Google Gets Off Easy In Location Tracking Lawsuits

Google has settled two more of the many location tracking lawsuits it had been facing over the past year, and this time the search giant is getting an even better deal: just $29.5 million to resolve complaints filed in Indiana and Washington DC with no admission of wrongdoing.

The cases filed in the Midwestern state and the capital are similar to those settled elsewhere in the US in the last 12 months and center on allegations that Google deceived users into handing over location data, which it then turned into billions in advertising dollars.

Karl Racine, attorney general of Washington DC until his term ended yesterday, called the settlement [PDF] a win because “Google must also make clear to consumers how their location data is collected, stored, and used.” 

Racine said his office filed its suit because Google’s behavior “made it nearly impossible for users to stop their location from being tracked.” Washington DC’s portion of the two settlements totals $9.5 million.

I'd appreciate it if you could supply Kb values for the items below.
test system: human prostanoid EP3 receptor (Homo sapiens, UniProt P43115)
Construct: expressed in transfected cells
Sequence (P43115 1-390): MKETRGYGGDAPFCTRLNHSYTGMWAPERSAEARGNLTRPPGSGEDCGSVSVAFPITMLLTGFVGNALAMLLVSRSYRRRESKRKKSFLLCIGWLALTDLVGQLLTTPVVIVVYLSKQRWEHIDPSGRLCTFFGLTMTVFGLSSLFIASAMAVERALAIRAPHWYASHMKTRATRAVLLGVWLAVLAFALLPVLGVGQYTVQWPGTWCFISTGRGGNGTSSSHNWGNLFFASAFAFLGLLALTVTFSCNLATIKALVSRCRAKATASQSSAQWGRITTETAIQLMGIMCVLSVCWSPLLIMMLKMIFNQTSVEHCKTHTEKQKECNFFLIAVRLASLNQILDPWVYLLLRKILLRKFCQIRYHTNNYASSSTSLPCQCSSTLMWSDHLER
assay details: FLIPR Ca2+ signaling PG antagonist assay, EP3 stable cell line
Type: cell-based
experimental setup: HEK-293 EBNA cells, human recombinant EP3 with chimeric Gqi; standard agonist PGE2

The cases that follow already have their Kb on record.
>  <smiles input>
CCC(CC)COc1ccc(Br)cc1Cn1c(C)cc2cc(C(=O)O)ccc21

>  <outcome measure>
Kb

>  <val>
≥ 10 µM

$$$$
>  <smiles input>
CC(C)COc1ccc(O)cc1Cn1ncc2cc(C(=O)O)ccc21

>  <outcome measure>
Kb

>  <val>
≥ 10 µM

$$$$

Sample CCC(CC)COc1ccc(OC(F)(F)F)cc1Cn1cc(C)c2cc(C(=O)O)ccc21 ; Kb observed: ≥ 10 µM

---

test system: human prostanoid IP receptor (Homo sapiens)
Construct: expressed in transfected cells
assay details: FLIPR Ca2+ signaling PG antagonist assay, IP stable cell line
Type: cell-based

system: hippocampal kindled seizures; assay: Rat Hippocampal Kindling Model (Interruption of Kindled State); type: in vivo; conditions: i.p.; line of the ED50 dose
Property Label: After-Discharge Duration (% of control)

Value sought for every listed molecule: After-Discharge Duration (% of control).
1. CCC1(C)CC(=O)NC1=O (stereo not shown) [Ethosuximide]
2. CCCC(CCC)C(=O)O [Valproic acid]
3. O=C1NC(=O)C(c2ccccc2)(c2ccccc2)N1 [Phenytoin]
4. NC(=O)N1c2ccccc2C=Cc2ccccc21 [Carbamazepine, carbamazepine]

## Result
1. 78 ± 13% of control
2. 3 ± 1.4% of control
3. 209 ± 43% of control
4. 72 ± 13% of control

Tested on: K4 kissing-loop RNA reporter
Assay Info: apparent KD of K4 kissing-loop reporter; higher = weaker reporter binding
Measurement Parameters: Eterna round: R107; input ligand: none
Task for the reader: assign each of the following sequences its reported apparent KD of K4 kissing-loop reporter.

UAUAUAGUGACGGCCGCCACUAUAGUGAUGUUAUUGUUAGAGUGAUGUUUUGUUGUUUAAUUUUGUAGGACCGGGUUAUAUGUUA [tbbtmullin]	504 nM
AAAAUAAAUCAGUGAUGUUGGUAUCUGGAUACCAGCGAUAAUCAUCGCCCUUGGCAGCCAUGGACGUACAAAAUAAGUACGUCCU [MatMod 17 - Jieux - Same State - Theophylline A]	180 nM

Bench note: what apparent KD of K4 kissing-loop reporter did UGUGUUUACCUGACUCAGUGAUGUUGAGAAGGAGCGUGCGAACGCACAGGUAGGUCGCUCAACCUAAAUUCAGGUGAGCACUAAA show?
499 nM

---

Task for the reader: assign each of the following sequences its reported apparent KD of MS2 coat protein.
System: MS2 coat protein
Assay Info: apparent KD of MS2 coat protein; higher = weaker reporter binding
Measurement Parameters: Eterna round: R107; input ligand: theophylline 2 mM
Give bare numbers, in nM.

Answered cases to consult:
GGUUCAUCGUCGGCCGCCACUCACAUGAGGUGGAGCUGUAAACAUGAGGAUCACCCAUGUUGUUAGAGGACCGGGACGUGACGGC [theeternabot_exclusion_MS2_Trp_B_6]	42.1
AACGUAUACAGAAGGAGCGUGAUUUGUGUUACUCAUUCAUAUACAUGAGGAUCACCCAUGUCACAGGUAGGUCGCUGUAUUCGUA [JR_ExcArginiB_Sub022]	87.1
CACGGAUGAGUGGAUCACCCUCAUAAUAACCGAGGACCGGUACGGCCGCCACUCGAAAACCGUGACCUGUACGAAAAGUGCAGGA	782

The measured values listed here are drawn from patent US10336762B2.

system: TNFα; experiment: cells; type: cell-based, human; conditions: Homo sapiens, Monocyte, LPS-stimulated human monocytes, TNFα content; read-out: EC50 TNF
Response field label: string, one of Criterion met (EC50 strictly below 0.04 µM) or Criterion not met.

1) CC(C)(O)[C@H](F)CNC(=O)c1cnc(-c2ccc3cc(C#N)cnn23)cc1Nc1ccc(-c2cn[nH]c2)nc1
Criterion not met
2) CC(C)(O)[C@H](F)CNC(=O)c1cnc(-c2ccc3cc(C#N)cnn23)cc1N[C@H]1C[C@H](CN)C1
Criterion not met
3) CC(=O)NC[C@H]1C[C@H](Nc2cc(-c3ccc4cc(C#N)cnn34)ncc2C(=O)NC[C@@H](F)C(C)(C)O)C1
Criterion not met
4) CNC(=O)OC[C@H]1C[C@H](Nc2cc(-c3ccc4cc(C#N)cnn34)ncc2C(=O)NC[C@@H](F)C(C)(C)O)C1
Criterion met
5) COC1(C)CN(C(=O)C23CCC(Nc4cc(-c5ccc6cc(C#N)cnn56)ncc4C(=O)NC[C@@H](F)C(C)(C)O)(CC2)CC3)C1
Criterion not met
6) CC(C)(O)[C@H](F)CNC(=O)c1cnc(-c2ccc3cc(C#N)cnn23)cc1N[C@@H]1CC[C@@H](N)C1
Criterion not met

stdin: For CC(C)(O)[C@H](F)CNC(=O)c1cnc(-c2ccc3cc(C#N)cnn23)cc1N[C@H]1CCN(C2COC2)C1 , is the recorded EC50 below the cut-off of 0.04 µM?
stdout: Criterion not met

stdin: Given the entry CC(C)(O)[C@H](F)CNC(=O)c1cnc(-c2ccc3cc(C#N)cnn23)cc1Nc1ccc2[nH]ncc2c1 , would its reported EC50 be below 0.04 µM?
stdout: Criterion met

Indiana settled [PDF] for $20 million, which Attorney General Todd Rokita described as “another manifestation of our steadfast commitment to protect Hoosiers from Big Tech’s intrusive schemes.” 

According to Rokita’s office, the data collected by Google “can be used to infer personal details such as political or religious affiliation, income, health status or participation in support groups – as well as major life events such as marriage and the birth of children.”

As a point of reference, Google reported $69.1 billion in earnings in

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